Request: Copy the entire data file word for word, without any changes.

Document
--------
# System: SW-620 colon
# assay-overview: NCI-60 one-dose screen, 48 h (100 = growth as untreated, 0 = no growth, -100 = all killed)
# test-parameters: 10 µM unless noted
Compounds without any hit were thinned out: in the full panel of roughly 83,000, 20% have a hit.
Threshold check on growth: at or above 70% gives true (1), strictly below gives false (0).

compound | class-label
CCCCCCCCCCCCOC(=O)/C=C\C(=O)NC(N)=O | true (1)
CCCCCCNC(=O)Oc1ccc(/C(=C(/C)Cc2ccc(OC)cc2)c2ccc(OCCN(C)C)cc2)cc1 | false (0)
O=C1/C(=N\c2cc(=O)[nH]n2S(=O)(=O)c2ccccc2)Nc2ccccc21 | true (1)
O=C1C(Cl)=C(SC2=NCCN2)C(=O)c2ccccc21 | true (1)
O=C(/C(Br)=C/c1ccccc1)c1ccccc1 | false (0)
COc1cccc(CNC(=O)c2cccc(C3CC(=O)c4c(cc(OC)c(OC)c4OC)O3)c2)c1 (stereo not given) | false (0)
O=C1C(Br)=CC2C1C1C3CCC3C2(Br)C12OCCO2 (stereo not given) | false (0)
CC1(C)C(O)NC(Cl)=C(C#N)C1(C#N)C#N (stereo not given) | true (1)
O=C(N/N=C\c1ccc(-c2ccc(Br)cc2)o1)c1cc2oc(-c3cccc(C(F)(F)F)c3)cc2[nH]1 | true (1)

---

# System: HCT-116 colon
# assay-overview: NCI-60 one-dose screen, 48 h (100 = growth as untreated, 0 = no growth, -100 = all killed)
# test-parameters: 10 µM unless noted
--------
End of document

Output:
# System: SW-620 colon
# assay-overview: NCI-60 one-dose screen, 48 h (100 = growth as untreated, 0 = no growth, -100 = all killed)
# test-parameters: 10 µM unless noted
Compounds without any hit were thinned out: in the full panel of roughly 83,000, 20% have a hit.
Threshold check on growth: at or above 70% gives true (1), strictly below gives false (0).

compound | class-label
CCCCCCCCCCCCOC(=O)/C=C\C(=O)NC(N)=O | true (1)
CCCCCCNC(=O)Oc1ccc(/C(=C(/C)Cc2ccc(OC)cc2)c2ccc(OCCN(C)C)cc2)cc1 | false (0)
O=C1/C(=N\c2cc(=O)[nH]n2S(=O)(=O)c2ccccc2)Nc2ccccc21 | true (1)
O=C1C(Cl)=C(SC2=NCCN2)C(=O)c2ccccc21 | true (1)
O=C(/C(Br)=C/c1ccccc1)c1ccccc1 | false (0)
COc1cccc(CNC(=O)c2cccc(C3CC(=O)c4c(cc(OC)c(OC)c4OC)O3)c2)c1 (stereo not given) | false (0)
O=C1C(Br)=CC2C1C1C3CCC3C2(Br)C12OCCO2 (stereo not given) | false (0)
CC1(C)C(O)NC(Cl)=C(C#N)C1(C#N)C#N (stereo not given) | true (1)
O=C(N/N=C\c1ccc(-c2ccc(Br)cc2)o1)c1cc2oc(-c3cccc(C(F)(F)F)c3)cc2[nH]1 | true (1)

---

# System: HCT-116 colon
# assay-overview: NCI-60 one-dose screen, 48 h (100 = growth as untreated, 0 = no growth, -100 = all killed)
# test-parameters: 10 µM unless noted